2. "Real estate agents", active or not, are the WORST clients. I would charge your extra and tell you to stay out of the transaction.
3. Any "real estate agent" who has had their own property "on the market ' (does that mean with a sign in front, in the MLS, listed with a full time serous broker.....?) with a listing for five months needs to ask themselves one simple question....if homes are selling, why not mine...and the answer is...it's price too high.
No offense, I would probably turn down your listing and work with a first time buyer with good credit.
There are buyers and people are selling, the only thing you have to do is price it rite and advertise a lot.
What makes your property better then the one next door, that is what you need to establish and if you can show them way, people will buy your property.
The standard commission structure is 6%, 3% to the listing agent and 3% to the buyerâ€™s agent and you know that already, any realtor that asks for less he is not a good realtor and he will not sell you property.
The top Realtors ask for more because we do more and we will sell your property.
If you have any questions fill free to contact me.
Prudential Florida Realty
1306 S.E. 17th Street
Ft. Lauderdale, FL 33316
You must look better than the competition with great photos and many of them. Use a wide angle lens on the camera to get more of the room in the picture. A small closet looks big. Try shooting open room shots from your knees and standing in a chair. Make sure the rooms are well lit. Change your first photo seen on the websites sometimes. Every free website you can find put your listing on. Shoot a video in your condo post it on u-tube or myspace. Your car is a moving billboard, your email signature, return address on a letter....just add for sale under it.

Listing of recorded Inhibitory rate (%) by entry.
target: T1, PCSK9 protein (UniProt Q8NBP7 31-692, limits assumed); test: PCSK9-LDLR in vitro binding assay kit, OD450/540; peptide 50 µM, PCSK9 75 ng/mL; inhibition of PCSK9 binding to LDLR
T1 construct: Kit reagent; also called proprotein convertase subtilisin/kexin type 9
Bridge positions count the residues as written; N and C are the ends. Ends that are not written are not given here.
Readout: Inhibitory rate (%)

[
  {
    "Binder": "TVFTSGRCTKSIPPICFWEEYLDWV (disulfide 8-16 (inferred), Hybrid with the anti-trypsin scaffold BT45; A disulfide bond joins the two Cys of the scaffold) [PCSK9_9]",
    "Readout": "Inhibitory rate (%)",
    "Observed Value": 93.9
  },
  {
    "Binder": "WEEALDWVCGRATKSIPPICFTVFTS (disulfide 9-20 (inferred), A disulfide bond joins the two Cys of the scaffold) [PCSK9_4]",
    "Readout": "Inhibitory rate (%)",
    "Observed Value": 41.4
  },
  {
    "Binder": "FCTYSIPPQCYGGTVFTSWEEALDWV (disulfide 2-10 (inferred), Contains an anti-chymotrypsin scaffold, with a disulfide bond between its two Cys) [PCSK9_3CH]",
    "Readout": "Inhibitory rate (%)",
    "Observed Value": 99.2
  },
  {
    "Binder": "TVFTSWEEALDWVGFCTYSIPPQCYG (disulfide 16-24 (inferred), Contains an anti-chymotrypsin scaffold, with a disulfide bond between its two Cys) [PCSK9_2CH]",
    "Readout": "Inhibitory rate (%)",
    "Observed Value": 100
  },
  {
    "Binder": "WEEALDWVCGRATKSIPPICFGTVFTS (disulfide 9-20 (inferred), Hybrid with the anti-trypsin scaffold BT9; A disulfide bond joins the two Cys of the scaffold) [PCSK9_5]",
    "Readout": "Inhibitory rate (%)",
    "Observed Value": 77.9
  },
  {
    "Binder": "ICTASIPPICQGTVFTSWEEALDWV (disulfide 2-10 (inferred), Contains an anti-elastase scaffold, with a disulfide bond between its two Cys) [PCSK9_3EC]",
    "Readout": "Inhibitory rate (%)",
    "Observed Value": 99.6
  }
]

I just started showing homes to a couple from Germany. They pulled all their listings off the internet before they left. The chose homes with "pretty pictures".
The reason is that brokers have to spend more money advertising properties in a bad market, so discount deals make less sense.
However, if you're in Florida, the difference between 5% and 6% is not your problem -- the difference between what you hope to clear and what your property is worth is your problem.
You have to price your property off recent sold comps, not what you have in it or what starry-eyed sellers down the street have on the market.
The other thing you have to do (and you may be doing it already, I don't mean to sound stern) is spend some advertising money to get your property sold. Here in New York City the best investment is a professional real estate photographer who will take fantastic pictures -- don't know what is working down there, you might have to investigate.
author, "Diary of a Real Estate Rookie"
Insider Real Estate Tips with a Twist of Humor: http://tinyurl.com/2ag28z
I am not in your market area (I'm in the Tallahassee real estate market), but your question is a good one and I believe the answer is the same everywhere.
In every profession, there are good performers, and they are the majority. There are a minority that are poor performers, and another minority that are great performers. In most professions that I have dealt with, the firms and individuals who fall in the "great performers" group are able to charge more for their services because they bring results.
In this current market, where less than 1/3rd of the homes on the market will sell this year, I believe somebody in your position should hire the best person available. You should expect to pay more than the "standard" fee, because that only buys you "standard" service.
Plenty of homes will sell in Fort Lauderdale this year. Yours can sell too. Pay the extra money and get the service that you need. Interview wisely and select the company that can bring you the results.
Century 21 First Realty